I feel like what Bill/Lump is doing is really pure. He is supportive of the artist and the artist’s undiluted vision. Its definitely not a commercial gallery so there is so much freedom for him as a curator. He can have a show that is all wall painting or installation and he can take a lot of risks that a commercial gallery would not – which means he always shows really amazing work. I like Bill’s approach because the space definitely feels very non-elitist and welcoming while still being contemporary. Bill, who you will often meet gallery sitting on the weekends, is really approachable himself. He is this super sweet laid back guy.

Speaking of alienation in art spaces; access to viewing and thus appreciating art is often denied people (from certain economic, cultural, gendered, racial backgrounds) as much as access to and encouragement of our own creativities is, and thus the opportunities for our own artistic expression can be limited.
Have you ever encountered barriers to your creative access, or your access to art - whether as a creator or viewer?

I think spaces like Lump are really important in addressing the fact that art is not as accessible to people of all different backgrounds (economic, cultural, gendered, racial). This is why I believe that it is really important to support independent/DIY spaces. I have been extremely lucky to work with mostly independent spaces and with people who I like a lot. I also think that it is important as an artist to embrace non-capitalistic & non-gallery related ways of sharing your art with others. Personally, I have only faced one really bad situation as an artist because of my gender (and my age). I won’t name the museum but I will say it was surprising and disappointing and I had to fight to keep my show intact.

Are spaces, like that of Team Lump, something that you would have wished existed when you were first starting out in art?
Yes, of course. Lump is amazing! The fact that it is what it is and has been around for over a decade is something to be really excited about. I feel really lucky in Milwaukee, where I started out there was a really supportive and lively art community. Now that I live in a rural college town I am really missing that sense of community. We are definitely looking to move for that reason.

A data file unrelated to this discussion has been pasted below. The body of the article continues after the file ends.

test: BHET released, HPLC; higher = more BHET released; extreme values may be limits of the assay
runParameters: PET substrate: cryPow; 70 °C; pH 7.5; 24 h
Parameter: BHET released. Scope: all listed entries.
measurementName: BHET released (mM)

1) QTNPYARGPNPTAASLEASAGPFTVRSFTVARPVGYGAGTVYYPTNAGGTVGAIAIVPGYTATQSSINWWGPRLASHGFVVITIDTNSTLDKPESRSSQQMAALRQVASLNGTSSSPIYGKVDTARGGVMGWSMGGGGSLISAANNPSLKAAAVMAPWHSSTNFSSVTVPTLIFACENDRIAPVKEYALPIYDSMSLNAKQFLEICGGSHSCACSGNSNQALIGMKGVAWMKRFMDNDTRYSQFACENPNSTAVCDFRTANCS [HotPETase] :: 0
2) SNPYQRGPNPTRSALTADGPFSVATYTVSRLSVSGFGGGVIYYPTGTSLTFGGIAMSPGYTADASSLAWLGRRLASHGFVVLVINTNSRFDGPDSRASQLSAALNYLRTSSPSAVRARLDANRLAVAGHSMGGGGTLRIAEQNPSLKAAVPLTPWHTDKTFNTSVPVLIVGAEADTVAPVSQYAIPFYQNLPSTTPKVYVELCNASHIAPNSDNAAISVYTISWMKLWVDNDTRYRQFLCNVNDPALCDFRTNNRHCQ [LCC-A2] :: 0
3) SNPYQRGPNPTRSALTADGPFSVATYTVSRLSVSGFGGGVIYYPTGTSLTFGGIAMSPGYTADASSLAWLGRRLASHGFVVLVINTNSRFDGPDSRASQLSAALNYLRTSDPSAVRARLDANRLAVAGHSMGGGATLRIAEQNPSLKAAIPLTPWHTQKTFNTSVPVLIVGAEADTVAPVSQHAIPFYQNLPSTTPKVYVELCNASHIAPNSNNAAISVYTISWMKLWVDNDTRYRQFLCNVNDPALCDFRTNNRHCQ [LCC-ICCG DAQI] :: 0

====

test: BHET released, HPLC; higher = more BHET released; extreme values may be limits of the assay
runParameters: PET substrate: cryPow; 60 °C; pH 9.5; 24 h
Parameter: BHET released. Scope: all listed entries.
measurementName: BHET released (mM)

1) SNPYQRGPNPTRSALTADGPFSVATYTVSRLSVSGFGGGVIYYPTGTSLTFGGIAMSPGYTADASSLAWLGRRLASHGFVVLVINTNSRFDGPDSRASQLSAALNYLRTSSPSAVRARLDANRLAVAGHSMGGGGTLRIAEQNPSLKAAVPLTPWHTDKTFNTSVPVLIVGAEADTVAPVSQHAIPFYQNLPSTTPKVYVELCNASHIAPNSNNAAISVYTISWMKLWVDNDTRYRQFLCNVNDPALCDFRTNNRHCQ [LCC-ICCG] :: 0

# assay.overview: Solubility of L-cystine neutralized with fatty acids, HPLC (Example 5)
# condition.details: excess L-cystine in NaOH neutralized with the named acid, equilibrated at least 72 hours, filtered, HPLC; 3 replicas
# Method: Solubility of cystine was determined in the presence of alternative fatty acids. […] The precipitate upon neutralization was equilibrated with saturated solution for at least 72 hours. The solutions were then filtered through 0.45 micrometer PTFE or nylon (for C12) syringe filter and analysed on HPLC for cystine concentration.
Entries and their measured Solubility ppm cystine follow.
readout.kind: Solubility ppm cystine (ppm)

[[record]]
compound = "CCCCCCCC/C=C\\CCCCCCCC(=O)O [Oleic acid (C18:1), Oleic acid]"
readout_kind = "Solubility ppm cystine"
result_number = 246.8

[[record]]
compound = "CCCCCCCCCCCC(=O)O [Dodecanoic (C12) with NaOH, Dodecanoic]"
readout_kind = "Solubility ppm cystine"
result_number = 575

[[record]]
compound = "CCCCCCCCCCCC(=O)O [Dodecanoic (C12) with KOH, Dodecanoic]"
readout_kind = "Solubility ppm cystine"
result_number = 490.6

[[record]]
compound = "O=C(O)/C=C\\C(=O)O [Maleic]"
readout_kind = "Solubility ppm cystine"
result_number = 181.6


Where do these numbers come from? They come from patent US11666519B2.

I am aware that your own work has appeared in exhibitions as part of Team Lump’s programme, as part of group shows. For you, what are the benefits (socially, culturally, artistically?) of being a part of group shows, over solo exhibits? Is collaboration and collectivity important to you?
In the last few years I have learned a lot about group shows since I have participated in many of them. To me they can be both good and bad. Group shows with Team Lump are really focused – we usually have a set concept so its not hard to follow through. My favourite show we did together was “Goodbye Says it All” at the Atlanta Contemporary Museum. We all stayed in an apartment together for a few days. It was so much fun and such a good show. All the group shows that I have been in with my main gallery Cinders, are really well curated so when they ask me to be in a group show I know it will be a good fit.
Group shows can be tricky though, especially if the theme is too far flung from your own content. I don’t want to be in a position where I am making work that feels unnatural to me, or contrary to what I am trying to say in my art. For example I have stopped saying yes to shows where everyone is using nasty paints in the space and spray painting all over the place because I don’t support the use of those materials- what they do to the earth and to the artists using them (even if I like their work visually). I am by no means a perfect activist, no one is! But, I do feel that I have a responsibility as an artist to say something and stick to my guns so when I get invited to a group show that is strictly based on cute animals or cool music or something I have to question it.
This is the first year we finally learned to say no to stuff that didn’t seem to fit – its really hard for me to say no to stuff because I always feel really honoured when people ask us to participate in their projects, so it has been an difficult experience, but I find that I am less stressed and making more work that is of better quality. We live in such a fast moving society, everyone is multitasking everything and most of my work just is not made that way. Realizing that and trying to get things under control has made a huge difference in my studio practice (and I actually get to sleep more!)
Solo shows can be great and allow for the further elaboration of a very specific idea/body of work. But I have often asked for collaborators in solo shows because I am not dead set on it being all MY work at MY show! I love working with my husband and when I had a residency at UVA which entailed 3 solo shows in 4 months at different university venues I made one of them into a Team Lump show and invited my students to collaborate as well. That was a great experience.